Many actors were considered for playing the part of Wolverine in a film adaptation of X-Men. At one point in the 1990s, Glenn Danzig being approached for the role in the 1990s due to a slight resemblance. However, Danzig declined as the shooting would interfere with his his band's nine month tour.[3] Bryan Singer, the director of the first two X-Men movies, spoke to a number of actors, including Russell Crowe and Edward Norton, for the role. Fox ruled out Mel Gibson as being too expensive.[citation needed] In 1999, SFX magazine spoke to Keanu Reeves, who told the publication he didn't feel he was right for the role. Though Dougray Scott was cast,[4] the role of Wolverine went to Hugh Jackman. Despite what was thought to be a highly controversial move due to his much taller stature than Wolverine's comic depictions, Jackman's actual performance was well received. Jackman revealed in an interview with the Huffington Post that his character was originally going to have a cameo in Spider-Man.[5]

In the film series, Wolverine's regenerative powers are depicted as more potent than his comic book or animated counterparts, as he was frequently observed returning into full health even from the most fatal of injuries in just a matter of seconds. It also has been shown greatly expanding his lifespan, having lived for nearly 200 years while retaining his prime health and appearance, believing him by many to be ageless.

Wolverine makes an appearance in X-Men: First Class, rudely declining Xavier and Magneto when they were recruiting their team. In the X-Men Origins: Wolverine prequel, Wolverine's past is revealed. Born James Howlett in 1832 Canada, Logan awakened his mutant powers at age 13 when he murdered Thomas Logan, who he learned to be his biological father, after the groundskeeper killed the only father he knew. Running off with his half-brother Victor Creed, Logan spends the next century fighting in numerous wars before the Vietnam War where he is briefly a member of Stryker's Team X before leaving due to the group's disregard for life. However, Logan's past catches up to him through both the Weapon X Project in which he is pitted against Stryker, Creed and Wade Wilson/Deadpool. Though Logan and Creed eventually work together to fight and kill Deadpool, Stryker shoots Logan with adamantium bullets before he is arrested. Though Logan survives, his memory is lost.

In X-Men, Wolverine first appears as an amateur cage fighter in Laughlin City, Alberta who meets Rogue and ends up getting himself involved in the conflict between the X-Men and the Brotherhood of Mutants. After helping stop Magneto's plan, Logan is directed by Xavier to an abandoned military base around Alkali Lake that might contain information about his past. This leads to the sequel X2, Logan finding nothing left of the base and returning to Xavier's school where he encounters Stryker once again. During an alter confrontation with Stryker, Wolverine regains some of his memory, but opts to remain with the mutants over Stryker's objections. Stryker himself is killed when the base floods after sustaining damage. In X-Men: The Last Stand, after Xavier and Cyclops were apparently killed by Jean under the influence of her Phoenix persona, Wolverine, Storm, and Beast takeover in leading the X-Men in against Magneto and the Brotherhood of Mutants. Wolverine is forced to kill Jean at her behest.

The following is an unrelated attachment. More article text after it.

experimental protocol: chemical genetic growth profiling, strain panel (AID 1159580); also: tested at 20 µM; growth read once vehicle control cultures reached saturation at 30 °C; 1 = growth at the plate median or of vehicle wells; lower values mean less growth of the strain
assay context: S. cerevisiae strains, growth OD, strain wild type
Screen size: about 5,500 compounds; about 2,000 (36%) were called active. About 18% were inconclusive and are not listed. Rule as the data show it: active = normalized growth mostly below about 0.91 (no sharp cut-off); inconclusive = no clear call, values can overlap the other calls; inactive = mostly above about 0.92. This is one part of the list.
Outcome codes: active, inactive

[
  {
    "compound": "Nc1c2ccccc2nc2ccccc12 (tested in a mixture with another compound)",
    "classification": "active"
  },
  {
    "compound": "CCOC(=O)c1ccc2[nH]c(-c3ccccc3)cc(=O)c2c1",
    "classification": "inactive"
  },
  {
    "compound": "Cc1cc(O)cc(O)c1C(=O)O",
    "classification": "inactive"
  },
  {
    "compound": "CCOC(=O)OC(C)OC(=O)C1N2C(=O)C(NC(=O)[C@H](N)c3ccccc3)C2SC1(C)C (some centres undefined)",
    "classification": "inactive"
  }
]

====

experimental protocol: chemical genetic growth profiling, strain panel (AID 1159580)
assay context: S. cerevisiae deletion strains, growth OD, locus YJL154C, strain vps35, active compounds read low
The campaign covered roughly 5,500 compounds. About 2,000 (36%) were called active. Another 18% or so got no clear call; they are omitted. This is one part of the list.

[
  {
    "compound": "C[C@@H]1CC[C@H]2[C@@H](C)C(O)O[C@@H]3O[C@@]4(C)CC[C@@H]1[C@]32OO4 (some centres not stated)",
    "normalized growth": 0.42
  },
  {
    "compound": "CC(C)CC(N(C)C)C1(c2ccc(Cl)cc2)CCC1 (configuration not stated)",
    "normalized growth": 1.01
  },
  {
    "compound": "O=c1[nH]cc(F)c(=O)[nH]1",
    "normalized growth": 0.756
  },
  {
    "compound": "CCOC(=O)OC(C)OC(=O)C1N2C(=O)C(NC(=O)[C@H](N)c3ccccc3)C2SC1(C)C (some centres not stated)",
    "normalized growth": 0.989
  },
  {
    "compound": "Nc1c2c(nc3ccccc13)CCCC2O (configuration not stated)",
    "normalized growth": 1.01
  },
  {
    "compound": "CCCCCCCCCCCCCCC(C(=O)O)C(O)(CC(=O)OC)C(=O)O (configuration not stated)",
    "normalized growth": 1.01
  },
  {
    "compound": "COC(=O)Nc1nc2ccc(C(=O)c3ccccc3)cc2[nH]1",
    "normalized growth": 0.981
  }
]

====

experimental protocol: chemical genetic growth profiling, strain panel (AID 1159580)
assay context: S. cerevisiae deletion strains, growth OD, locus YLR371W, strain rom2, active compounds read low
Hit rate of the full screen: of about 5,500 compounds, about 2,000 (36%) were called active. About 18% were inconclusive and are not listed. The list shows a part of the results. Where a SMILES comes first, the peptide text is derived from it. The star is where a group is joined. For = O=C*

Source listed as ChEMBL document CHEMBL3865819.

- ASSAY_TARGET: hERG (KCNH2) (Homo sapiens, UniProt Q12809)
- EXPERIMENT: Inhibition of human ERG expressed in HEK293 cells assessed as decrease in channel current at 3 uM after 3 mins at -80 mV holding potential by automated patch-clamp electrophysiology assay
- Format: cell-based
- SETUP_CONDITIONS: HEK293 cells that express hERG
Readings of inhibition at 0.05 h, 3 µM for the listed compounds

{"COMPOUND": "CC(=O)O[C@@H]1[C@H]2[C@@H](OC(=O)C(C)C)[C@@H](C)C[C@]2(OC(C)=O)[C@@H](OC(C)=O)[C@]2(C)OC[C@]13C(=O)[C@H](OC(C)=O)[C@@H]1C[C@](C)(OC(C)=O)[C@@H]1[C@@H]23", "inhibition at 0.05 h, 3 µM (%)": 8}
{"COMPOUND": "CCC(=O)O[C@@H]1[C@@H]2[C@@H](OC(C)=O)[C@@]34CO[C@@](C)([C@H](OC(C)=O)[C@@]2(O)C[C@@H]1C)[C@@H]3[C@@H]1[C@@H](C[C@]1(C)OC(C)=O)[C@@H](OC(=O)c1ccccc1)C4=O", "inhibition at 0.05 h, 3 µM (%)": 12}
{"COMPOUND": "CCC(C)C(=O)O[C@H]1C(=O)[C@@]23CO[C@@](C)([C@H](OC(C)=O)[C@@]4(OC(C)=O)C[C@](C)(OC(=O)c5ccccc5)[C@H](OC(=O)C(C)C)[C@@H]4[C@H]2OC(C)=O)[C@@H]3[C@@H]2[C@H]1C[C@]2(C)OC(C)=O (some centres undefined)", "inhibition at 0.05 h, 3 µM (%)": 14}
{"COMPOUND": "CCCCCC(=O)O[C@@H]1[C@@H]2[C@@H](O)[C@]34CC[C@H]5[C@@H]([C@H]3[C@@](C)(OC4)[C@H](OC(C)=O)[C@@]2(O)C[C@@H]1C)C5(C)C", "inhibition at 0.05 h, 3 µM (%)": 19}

In The Wolverine, a guilt-ridden Wolverine lives in isolation in the Yukon after the events of X-Men: The Last Stand before being sought by a Japanese CEO named Yashida who wants to repay Wolverine for saving his life during the Pacific War. When Wolverine refuses to have his healing factor transferred into Yashida, it leads to a series of events leading to his adamantium claws severed before finally letting go of his guilt over Jean's death. After returning to America, Wolverine finds himself approached at the airport by Magneto and Xavier while learning of a new threat to all mutants.

This leads to the events of X-Men: Days of Future Past where Wolverine's mind is transferred back in time into his 1973 self to prevent Mystique from murdering Bolivar Trask, whose death would result in the creation of a model of Sentinels that would destroy all life in the future year of 2023 (Wolverine was selected as the strain of the transference would kill anyone else who was sent back that far, with his healing factor the only thing that would allow him to cope). Once his mission is fulfilled, Wolverine returned to his time and learned that it changed events of his past that include the negation of Cyclops and Jean's deaths. It is also implied that Wolverine's memories are completely restored, however he has no memories of the new timeline when he reawakens in the new future.

Jackman is set to reprise his role as Wolverine in another solo-film but is hinted that this will be his final leading role as the character.[6][7]

Hulk Vs (2009)[edit]

Steven Blum reprised his role as Wolverine in the film Hulk Vs, in a segment called "Hulk Vs. Wolverine". It also features many insights on Wolverine's past. This was tied in with the Wolverine and the X-Men series in episode 7, titled "Wolverine vs. Hulk", though the ties are incredibly loose, as there is very little (if any) continuity between this movie and the episode.